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Indikator Mutu Pelayanan Kesehatan 5

Indikator Mutu Pelayanan Kesehatan 5

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Published by ujangketul62
seharusnya dipedomani, dilaksanakan dan dikembangkan
bukan hanya dalam kalimat
seharusnya dipedomani, dilaksanakan dan dikembangkan
bukan hanya dalam kalimat

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Published by: ujangketul62 on Aug 09, 2010
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Crisis Management Audit Plan
Author: Denys Martin,
MBA, CIA, FCPA
Denys Martin
,
MBA, CIA, FCPA 08/30/99 5:53 AM
1
of 
5
Contributed 8/30/99 by Denys Martin, <denysmartin@yahoo.com>
Background and Rationale
You come to your office for the beginning of your workweek and because of some unforeseenevent there are no employees, no working telephones, no functioning computers, no utilities.You're the Chief Executive. What would you do? Where would you start? Unquestionably this isa crisis. Remember that you have access to almost none of your regular business tools. If this hadbeen an actual incident; such as many businesses experienced in Wellington, New Zealand in1997, it would already have been too late to concern yourself with developing a CrisisManagement Plan! You need to have a Plan in place to ensure continuity of operations. But,what kind of Crisis Management Plan is an effective one?You need to ask: "What is a crisis for my organisation?" For this audit, the following definitionwill be used:
 A crisis can be defined as any unplanned event, occurrence or sequence of events that has a specific catastrophic consequence
.
Natural disasters, IT viruses, financial manipulation, societal disruption, pollution and stringentregulations are but a few examples of potential crisis situations. The reasons for focusing onthese issues may result from a commitment to protect the public, the employees, to comply withgovernment regulations or to protect their organisation from possible liabilities and litigation.The consequences for not focusing on these issues can be disastrous.
Audit Standards:
A cohesive Crisis Management Plan should have the following components:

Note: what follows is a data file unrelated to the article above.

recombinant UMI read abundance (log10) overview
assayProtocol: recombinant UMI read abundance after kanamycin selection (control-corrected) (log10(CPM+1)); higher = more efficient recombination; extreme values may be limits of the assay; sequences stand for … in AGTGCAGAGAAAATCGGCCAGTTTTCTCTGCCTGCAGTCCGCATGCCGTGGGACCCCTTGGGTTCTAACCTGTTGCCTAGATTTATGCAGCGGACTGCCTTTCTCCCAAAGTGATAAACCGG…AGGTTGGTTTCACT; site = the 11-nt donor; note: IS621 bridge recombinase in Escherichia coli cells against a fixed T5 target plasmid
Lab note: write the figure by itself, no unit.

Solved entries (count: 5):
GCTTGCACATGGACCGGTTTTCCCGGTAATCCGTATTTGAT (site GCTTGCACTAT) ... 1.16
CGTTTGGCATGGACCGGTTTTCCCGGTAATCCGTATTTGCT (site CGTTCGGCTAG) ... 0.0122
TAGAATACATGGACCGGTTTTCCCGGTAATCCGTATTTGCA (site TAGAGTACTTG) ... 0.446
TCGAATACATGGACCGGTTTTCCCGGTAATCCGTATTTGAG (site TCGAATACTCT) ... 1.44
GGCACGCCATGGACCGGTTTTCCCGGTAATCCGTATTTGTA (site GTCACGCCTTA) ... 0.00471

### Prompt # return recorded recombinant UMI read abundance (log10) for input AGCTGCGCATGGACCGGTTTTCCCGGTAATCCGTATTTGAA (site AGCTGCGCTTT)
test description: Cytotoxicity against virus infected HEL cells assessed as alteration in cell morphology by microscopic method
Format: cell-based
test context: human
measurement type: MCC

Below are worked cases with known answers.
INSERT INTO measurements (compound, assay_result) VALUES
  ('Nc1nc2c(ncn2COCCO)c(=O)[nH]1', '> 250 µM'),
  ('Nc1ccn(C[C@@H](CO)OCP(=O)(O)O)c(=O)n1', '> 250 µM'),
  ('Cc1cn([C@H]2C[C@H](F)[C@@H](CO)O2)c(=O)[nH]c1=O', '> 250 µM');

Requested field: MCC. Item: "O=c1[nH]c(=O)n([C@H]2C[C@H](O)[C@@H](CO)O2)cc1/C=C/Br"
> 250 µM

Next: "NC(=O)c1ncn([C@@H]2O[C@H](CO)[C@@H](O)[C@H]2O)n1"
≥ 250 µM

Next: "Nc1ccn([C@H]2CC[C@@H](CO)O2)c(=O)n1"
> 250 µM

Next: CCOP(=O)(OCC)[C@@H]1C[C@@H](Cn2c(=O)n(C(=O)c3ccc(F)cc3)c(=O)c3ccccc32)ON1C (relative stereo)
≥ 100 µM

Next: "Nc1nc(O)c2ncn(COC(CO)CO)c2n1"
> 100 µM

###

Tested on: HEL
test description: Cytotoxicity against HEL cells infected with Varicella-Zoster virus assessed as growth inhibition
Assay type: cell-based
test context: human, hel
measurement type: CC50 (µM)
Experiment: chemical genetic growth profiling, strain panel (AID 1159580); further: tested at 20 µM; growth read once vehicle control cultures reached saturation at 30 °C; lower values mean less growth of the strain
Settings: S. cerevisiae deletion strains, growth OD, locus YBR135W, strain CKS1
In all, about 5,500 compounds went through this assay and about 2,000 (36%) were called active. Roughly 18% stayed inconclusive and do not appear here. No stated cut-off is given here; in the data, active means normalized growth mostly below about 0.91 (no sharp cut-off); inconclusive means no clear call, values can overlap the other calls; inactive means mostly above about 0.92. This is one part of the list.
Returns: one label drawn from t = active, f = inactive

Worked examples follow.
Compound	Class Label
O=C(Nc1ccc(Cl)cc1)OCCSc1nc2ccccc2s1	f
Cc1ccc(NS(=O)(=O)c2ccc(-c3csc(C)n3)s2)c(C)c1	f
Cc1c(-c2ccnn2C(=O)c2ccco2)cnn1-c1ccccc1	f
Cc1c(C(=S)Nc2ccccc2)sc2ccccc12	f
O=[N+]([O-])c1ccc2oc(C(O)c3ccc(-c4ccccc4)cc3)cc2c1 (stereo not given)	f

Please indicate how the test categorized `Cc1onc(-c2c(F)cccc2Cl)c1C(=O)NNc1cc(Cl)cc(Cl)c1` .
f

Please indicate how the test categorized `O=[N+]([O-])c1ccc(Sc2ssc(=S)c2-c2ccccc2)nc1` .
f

Compliance
 
Preparedness
 
Training & Resource Development
 
Information ManagementCritical aspects that must be in the Crisis Management Plan:
 
Effective coordination of activities within the organisations ;
 
Early warning and clear instructions to all concerned if a crisis occurs;
 
Continued assessment of actual and potential consequences of the crisis;
 
Continuity of business operations during and immediately after the crisis.A brief synopsis of the common weaknesses in Crisis Management planning may prove helpful.Possible weaknesses to verify:
 
Crisis Management Audit Plan
Author: Denys Martin,
MBA, CIA, FCPA
Denys Martin
,
MBA, CIA, FCPA 08/30/99 5:53 AM
2
of 
5
1.
 
No systematic collection of planning information. This includes such aspects as risk analysis,organisational information, relevant laws, company policy procedures and location specificdata.2.
 
No systematic dissemination of planning information.3.
 
Failure to identify and establish an incident command structure. This is a common pitfall asmany planners try to fit their organisation into a standard incident command system notdesigned around their particular needs.4.
 
No, or minimal, coordination with affected entities. Poor communications with externaldependencies such as the community, neighboring industries, identified support entities (fire,police, hospitals, etc.) can lead to confusion and chaos during an emergency. A simple issuesuch as who is the primary contact for offsite agencies during an emergency can cause majordisruption during an incident.5.
 
Lack of, or poorly defined, Organisational Responsibilities. Failure to provide clear, conciseprocedures defining a person's functions, duties and tasks upon assuming their emergencyorganisation position.6.
 
Once developed the Plan is not or is, at best, poorly maintained. The Plan may have beendeveloped to meet a regulatory requirement.7.